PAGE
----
Committee Articles

Co-Chairs Corner

Welcome to the ABI International Committee’s Spring 2022 Newsletter. We thank all the members of the committee for their continued support, and we encourage you to get involved with the committee over the coming year. Please reach out to us if you are interested in contributing to a future newsletter, have an idea for a conference panel, or just want to get more involved.

International Co-Chairs Corner - October 2021

As co-chairs, we thank all of the members of ABI’s International Committee for their continued support and involvement with the committee during this pandemic-dominated year. We also extend a warm welcome to our new members and encourage you to reach out to us or International Committee Membership Chair Kenneth Kraft (Dentons Canada; Toronto) to discuss ways to get more involved with the International Committee.

An Introduction to the Dutch Scheme and an Overview of the First...

On Jan. 1, 2021, the Dutch Act on the Confirmation of Private Plans (hereafter referred to by its Dutch acronym, “WHOA,” or the “Dutch Scheme”) entered into force. It represents a robust and flexible restructuring framework. This brief article provides a summary of the Dutch Scheme and an update about the first published cases involving the scheme.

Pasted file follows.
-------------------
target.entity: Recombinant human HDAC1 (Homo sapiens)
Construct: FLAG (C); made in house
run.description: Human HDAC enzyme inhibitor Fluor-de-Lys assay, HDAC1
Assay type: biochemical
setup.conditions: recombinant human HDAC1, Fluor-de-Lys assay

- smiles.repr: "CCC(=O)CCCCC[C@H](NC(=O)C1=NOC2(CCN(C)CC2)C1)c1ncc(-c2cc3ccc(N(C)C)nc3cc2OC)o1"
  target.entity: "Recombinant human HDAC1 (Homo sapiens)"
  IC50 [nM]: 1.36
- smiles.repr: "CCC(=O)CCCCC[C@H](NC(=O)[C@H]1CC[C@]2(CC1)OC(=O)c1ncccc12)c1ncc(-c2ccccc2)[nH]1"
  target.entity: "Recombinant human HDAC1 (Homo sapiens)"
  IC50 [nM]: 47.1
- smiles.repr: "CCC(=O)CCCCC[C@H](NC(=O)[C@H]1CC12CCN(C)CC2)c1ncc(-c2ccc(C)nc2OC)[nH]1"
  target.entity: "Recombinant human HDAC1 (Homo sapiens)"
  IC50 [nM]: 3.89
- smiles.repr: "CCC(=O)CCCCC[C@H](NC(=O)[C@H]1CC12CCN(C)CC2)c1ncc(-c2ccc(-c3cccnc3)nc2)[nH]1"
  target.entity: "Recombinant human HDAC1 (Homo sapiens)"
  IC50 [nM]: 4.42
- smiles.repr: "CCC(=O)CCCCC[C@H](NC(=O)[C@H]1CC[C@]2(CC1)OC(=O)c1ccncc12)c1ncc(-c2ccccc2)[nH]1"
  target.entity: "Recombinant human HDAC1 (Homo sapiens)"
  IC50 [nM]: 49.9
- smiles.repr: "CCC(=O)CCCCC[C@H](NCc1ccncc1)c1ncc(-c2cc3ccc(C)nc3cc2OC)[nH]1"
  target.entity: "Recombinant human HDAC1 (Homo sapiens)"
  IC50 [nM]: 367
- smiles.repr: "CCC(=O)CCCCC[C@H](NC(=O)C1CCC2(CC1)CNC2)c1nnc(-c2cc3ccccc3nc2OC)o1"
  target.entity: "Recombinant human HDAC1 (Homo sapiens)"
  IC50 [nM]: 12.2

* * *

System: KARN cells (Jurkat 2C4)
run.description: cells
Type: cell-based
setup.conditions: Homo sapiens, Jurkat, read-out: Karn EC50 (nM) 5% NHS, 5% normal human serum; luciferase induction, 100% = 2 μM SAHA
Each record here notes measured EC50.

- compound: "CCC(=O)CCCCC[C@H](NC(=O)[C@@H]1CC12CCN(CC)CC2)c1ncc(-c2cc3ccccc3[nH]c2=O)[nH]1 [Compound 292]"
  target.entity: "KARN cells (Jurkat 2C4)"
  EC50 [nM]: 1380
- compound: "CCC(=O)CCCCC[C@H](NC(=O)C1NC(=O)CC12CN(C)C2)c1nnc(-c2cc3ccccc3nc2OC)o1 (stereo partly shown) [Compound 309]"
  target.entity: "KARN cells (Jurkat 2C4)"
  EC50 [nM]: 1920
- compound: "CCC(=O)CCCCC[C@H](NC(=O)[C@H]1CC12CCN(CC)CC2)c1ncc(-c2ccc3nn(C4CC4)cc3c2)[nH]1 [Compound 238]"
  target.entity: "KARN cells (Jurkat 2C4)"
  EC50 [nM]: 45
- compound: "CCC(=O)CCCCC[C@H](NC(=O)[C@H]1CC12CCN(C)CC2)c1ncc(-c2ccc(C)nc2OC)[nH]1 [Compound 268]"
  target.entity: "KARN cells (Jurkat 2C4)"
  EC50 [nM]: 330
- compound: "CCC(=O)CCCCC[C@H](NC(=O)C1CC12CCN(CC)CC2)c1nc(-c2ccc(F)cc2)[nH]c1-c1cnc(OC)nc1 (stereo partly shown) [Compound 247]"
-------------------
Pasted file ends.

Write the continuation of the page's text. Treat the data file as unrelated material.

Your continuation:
Dutch Scheme Inspired by U.S. Chapter 11 Reorganization Plan

The Future of Insolvency Law in a Post-Pandemic World

The COVID-19 crisis has encouraged many countries to amend their bankruptcy laws. In many cases, these amendments took place temporarily — especially during the hibernation phase of the pandemic. In other countries, however, the pandemic has led to permanent changes in their insolvency legislations. More importantly, the COVID-19 crisis has encouraged many countries around the world to reassess the desirability of their insolvency and restructuring frameworks.

Canada and the Development of Reverse Vesting Orders

In Canadian proceedings, it had previously been common for assets of the debtor to be conveyed to a purchaser through the granting of a vesting order. Normally, the court supervising the relevant insolvency proceeding in approving the transaction would issue an order that title to the purchased assets would vest in the purchaser “free and clear” of the claims of the vendors’ creditors. Instead, the purchase price proceeds would stand in place of the purchased assets.